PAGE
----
But when asked if he meant that Kgafela could now come to Botswana freely, he said, “I don’t know about his issues with other ministries. Akere he had other issues with Kgathi’s ministry, which is Defence. They should speak for themselves. I am only referring to the issue of chieftainship as he had requested that we reinstate Bana Sekai as his representative here. And we did that recently because Sekai’s issues were also ironed out.”
Marcian Concepts have been contracted by Selibe Phikwe Economic Unit (SPEDU) in a P230 million project to raise the town from its ghost status. The project is in the design and building phase of building an industrial hub for Phikwe; putting together an infrastructure in Bolelanoto and Senwelo industrial sites.
This project comes as a life-raft for Selibe Phikwe, a town which was turned into a ghost town when the area’s economic mainstay, BCL mine, closed four years ago. In that catastrophe, 5000 people lost their livelihoods as the town’s life sunk into a gloomy horizon. Businesses were closed and some migrated to better places as industrial places and malls became almost empty.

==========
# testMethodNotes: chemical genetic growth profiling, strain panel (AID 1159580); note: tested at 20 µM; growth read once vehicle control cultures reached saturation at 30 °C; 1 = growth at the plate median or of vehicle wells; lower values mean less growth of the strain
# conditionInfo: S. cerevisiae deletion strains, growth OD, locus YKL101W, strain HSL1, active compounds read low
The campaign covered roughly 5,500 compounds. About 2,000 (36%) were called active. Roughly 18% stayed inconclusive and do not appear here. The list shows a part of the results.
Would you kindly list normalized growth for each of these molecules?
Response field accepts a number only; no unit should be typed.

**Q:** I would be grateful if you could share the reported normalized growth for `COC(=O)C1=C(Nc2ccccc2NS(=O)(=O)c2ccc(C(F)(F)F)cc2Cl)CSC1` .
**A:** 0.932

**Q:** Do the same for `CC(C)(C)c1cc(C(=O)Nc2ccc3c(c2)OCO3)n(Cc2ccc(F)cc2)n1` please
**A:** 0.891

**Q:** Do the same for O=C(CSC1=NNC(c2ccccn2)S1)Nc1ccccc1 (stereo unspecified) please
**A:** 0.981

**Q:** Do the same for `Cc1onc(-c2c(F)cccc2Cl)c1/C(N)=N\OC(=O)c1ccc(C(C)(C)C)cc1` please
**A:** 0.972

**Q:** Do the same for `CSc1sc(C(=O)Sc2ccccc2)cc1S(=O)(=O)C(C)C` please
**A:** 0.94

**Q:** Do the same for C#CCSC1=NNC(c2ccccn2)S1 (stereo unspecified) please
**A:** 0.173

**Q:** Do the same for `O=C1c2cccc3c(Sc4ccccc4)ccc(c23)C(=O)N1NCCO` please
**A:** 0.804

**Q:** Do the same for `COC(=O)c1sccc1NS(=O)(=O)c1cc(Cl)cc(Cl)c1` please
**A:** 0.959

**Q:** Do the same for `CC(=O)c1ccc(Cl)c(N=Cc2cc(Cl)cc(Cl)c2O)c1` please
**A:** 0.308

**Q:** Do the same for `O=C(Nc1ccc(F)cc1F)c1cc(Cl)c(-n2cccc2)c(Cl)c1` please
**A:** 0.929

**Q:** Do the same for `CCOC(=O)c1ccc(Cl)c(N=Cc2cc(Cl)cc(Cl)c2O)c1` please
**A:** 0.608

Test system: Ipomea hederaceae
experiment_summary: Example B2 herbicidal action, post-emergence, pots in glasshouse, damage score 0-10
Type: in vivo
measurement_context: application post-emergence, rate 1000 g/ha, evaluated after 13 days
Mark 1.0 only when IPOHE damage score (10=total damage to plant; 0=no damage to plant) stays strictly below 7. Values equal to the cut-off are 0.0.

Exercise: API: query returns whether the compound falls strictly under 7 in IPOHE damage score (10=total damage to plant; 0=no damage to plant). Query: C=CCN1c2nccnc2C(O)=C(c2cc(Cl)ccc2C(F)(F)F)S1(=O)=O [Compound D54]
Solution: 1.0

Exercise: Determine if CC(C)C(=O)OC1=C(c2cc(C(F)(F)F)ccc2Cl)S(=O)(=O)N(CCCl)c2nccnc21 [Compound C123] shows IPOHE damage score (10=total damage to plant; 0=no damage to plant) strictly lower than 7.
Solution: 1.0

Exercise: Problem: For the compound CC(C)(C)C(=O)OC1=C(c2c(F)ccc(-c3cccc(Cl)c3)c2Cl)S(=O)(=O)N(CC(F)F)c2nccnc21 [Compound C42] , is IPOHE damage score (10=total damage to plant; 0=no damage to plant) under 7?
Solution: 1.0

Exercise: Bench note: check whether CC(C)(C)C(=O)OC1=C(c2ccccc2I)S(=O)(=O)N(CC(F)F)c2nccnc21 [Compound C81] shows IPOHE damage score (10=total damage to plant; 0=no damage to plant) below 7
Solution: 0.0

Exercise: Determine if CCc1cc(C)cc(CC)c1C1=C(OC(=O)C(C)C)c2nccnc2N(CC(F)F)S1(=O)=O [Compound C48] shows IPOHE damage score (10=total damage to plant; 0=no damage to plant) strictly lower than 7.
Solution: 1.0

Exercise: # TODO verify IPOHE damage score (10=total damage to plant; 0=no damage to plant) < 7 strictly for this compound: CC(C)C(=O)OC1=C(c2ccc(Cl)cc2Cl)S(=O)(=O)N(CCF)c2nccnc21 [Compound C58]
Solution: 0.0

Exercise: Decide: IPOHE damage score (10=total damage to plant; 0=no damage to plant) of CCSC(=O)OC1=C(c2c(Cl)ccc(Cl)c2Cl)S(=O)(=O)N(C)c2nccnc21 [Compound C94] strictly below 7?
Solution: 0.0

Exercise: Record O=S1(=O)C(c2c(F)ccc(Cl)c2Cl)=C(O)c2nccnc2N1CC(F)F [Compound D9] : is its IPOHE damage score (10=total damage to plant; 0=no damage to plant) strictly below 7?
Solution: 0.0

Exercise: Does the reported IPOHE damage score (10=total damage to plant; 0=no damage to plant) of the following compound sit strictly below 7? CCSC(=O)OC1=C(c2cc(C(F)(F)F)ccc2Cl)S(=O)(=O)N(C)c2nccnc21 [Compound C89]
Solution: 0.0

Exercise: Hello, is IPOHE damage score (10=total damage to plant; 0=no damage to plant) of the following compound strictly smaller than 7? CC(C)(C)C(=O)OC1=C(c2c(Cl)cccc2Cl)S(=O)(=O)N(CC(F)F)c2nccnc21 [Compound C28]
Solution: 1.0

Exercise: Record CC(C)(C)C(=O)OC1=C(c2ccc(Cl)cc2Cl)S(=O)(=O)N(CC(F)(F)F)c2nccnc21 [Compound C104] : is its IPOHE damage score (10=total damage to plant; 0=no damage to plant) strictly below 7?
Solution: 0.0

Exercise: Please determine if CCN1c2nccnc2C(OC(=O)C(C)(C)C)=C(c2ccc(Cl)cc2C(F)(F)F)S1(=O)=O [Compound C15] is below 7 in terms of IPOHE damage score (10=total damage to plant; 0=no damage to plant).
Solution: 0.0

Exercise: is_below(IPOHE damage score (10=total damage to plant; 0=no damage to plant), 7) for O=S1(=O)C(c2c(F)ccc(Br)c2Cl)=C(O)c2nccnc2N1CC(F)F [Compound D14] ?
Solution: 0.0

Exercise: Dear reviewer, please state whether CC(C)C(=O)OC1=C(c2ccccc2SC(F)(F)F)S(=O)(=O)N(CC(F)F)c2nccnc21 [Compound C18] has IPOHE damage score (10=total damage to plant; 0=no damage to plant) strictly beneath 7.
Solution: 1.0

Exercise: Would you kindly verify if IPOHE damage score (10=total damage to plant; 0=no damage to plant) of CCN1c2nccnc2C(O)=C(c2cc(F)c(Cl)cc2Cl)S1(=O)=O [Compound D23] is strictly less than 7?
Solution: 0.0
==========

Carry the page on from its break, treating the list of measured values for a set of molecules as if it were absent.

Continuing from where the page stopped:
However, SPEDU has now started plans to breathe life into the town. Information reaching this publication is that Marcian Concepts is now on the ground at Bolelanoto and Senwelo and works have commenced. Marcian as a contractor already promises to hire Phikwe locals only, even subcontract only companies from the area as a way to empower the place’s economy.
The procurement method for the tender is Open Domestic bidding which means Joint Ventures with foreign companies is not allowed. According to Marcian Concepts General Manager, Andre Strydom, in an interview with this publication, the project will come with 150 to 200 jobs. The project is expected to take 15 months at a tune of P230 531 402. 76. Marcian will put together construction of roadworks, storm-water drains, water reticulation, street lighting and telecommunication infrastructure. This tender was flouted last year August, but was awarded in June this year. This project is seen as the beginning of Phikwe’s revival and investors will be targeted to the area after the town has worn the ghost city status for almost half a decade.